3 Steps Retailers Can Take To Prep For Multi-State Sales Taxes

Now that South Dakota v. Wayfair has paved the way for states to collect taxes from online retailers even if they lack a local presence, companies need to be prepared to comply with upcoming interstate tax laws. While the full effects of the decision have yet to become clear, the time to prepare is now.

“It’s a really important case, and it has a lot of implications,” said Ted Bernert, Partner at BakerHostetler in an interview with Retail TouchPoints. “We’re going to have to see how the states react, and people really need to focus on what the states are saying in terms of the obligations.”

Smaller businesses will be hit particularly hard by the ruling, as larger players can better absorb the cost of complying with updated state sales tax laws. This could have a significant impact on the revenue of small businesses: a survey by Insureon and Manta found that 43% experience significant revenue growth with online sales, while 38% experience moderate revenue growth. Increased sales now may mean increased sales taxes.

States may take some time to introduce new legislation, but Bernert suggested steps retailers can take immediately to prepare for any upcoming changes to tax law:


  • Study current laws where you’re selling. Retailers should keep an eye on sales tax developments in any states where they do business. Even if they’re compliant in their home state, they may now be responsible for different procedures in other states.
  • Check your authority to collect taxes. Not all states automatically let retailers collect taxes. Retailers need to make sure their company is set up to accept the sales tax in every state where they do business.
  • Collect exemption certificates. Even wholesalers, which are mostly exempt from sales taxes, should make sure they get certificates from their customers to ensure they are complying with local laws.

Congress Can Prevent A 50-State Patchwork

Meeting the standards of different sales tax laws in different jurisdictions could prove expensive for retailers. The Streamlined Sales and Use Tax Agreement would provide a level of uniformity in terms of defining taxable products and tax exemption rules, but while 24 states have already signed up, they represent just 31% of the U.S. population.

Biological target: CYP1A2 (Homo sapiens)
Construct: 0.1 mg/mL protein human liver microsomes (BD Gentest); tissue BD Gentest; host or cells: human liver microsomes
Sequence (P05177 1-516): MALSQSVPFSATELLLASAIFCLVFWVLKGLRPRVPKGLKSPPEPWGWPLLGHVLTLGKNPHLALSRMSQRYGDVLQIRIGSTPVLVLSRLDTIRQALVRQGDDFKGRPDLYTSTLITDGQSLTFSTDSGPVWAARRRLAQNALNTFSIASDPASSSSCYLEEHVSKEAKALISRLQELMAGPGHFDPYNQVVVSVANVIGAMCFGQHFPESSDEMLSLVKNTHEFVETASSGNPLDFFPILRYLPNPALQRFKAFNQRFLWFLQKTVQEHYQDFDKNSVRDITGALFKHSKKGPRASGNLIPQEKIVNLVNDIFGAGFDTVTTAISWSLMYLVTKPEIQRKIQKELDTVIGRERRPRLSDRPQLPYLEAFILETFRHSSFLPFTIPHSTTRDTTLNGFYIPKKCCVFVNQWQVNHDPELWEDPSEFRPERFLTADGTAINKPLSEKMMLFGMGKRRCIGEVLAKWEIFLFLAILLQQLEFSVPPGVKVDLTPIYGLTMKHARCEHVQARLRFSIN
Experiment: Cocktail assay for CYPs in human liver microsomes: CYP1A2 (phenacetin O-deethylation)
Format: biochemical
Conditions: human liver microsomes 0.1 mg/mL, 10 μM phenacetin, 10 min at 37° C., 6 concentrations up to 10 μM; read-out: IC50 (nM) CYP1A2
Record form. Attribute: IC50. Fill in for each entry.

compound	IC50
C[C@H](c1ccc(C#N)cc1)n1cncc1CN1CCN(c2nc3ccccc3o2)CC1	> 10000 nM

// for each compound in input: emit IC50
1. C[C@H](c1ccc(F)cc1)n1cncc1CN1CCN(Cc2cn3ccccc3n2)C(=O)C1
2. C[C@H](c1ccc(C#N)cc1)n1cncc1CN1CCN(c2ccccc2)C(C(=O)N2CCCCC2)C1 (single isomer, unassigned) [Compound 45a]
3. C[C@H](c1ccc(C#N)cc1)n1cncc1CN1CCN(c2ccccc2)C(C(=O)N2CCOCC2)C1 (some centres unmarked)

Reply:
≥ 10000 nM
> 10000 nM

The other concern is retroactivity, according to Bernert. States may be able to point to existing statutes that let them collect taxes from online sales made before June 21, 2018 when the Wayfair decision was made. While the Supreme Court didn’t rule on these issues, Congress’ authority over interstate commerce gives it the power to help put them to rest.

“What we really need is for Congress to set the rules now, and retailers should be all over that,” said Bernert. “They should be doing everything they can to encourage Congress to make the rules that the Supreme Court did not want to make.”

Legislation could designate that in order to collect taxes under Wayfair, states would have to bring their codes into compliance, or near-compliance, with a system of uniform definitions for taxable products and services. Additionally, Congress could prevent states from taxing sales made before the decision, and provide retailers with a grace period for them to set up the systems necessary to collect sales tax across state lines.

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